Croston Tales

Sarscow Lady

This is the tale of of a lady who lived at Sarscow Farm. The tale says she fell in love with a Roman Catholic priest. My father has told me about this lady as far back as I can remember. She is more commonly known as the 'Sarscow Lady'.

Her name is also spelt as 'Sarascoe Lady' and pronounced as 'Sayscah', she is also known as the 'White Lady' as well as the 'Grey Lady'.

The tale my father told me, is that she was a young lady who fell in love with a Roman Catholic priest, who was living with with a family (the Gradwells) in an old house near the Royal Umpire Museum. The priest became ill and died. In her grief she is said to have committed suicide by throwing herself down a local well near the house. The tale also says that she was pregnant with the priest's child.

Her spirit is supposed to wander the grounds of the farm and the lanes of the area nearby, looking for the priest.

My father told me that one night a bus driver was convinced that he had run a young lady down, there was no sign of anyone on the road. The bus driver refused to carry on. This was said to have happened only a few hours after an old stone cross was removed from the grounds where the Gradwells lived.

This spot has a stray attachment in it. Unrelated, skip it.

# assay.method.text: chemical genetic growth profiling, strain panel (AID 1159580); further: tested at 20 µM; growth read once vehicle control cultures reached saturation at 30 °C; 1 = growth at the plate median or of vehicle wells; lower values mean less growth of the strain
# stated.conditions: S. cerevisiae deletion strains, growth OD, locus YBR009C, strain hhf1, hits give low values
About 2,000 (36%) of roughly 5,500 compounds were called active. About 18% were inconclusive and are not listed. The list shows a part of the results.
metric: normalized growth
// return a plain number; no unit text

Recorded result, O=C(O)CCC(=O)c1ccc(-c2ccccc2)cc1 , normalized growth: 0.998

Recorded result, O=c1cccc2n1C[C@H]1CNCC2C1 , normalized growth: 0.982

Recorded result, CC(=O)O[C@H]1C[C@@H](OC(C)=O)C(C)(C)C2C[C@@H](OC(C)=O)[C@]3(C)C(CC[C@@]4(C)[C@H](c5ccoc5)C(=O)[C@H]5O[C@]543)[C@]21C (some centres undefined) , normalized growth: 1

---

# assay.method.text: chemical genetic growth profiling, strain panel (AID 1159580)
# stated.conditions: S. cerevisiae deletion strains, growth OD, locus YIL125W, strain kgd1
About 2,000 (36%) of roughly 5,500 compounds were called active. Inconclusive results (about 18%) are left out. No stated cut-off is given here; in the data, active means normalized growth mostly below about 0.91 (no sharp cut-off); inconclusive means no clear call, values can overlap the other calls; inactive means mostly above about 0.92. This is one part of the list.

Some of the tales say that she was a servant at the Gradwells. There are tales of her walking down Southport Road. She is said to have lived around the end of the 16th Century. My father used to cycle home from Whittle le Woods to Drinkhouse Lane, when he was courting my mother, he has never seen the Sarscow Lady.

Mary Elizabeth Hudson

Another tale my father told me was about a girl that died of a fever and was buried in the far corner of St Michael's and All Angels' graveyard, for fear that the fever would spread. The grave was marked with a stone cross and is recorded that a Mary Elizabeth Hudson died on the 30th May 1890. It is said that there is always wild flowers on her grave. Records from St Michael's and All Angels' show that a Mary Elizabeth Hudson was buried 2nd June 1890. In 1976 a school teacher came to Croston and lived opposite the cemetery, and said that a little girl in a red shawl was a regular visitor to her garden, the red shawl she was wearing was the uniform of the little girl who died in 1890. Another lady said that she was in the kitchen and felt a tug on her skirt, she thought it was her child, but when she looked it was the little girl in the red shawl.

Mary Elizabeth Hudson's gravestone

Inscription on Mary's gravestone. The image also shows that flowers have been placed on her grave.

In Memory of
Mary Elizabeth Hudson
Died at Croston Industrial Home
May 30 1890, Aged 13 Years
at the base of the gravestone
Thou Art Helper of the Friendless
                Psalm X. 16

Record of Mary Elizabeth Hudson's burial:
Burial: 2 Jun 1890 St Michael and All Angels, Croston, Lancashire, England
Mary Elizabeth Hudson
Age: 13 years
Abode: Croston
Buried by Oswald Master Rector of the Parish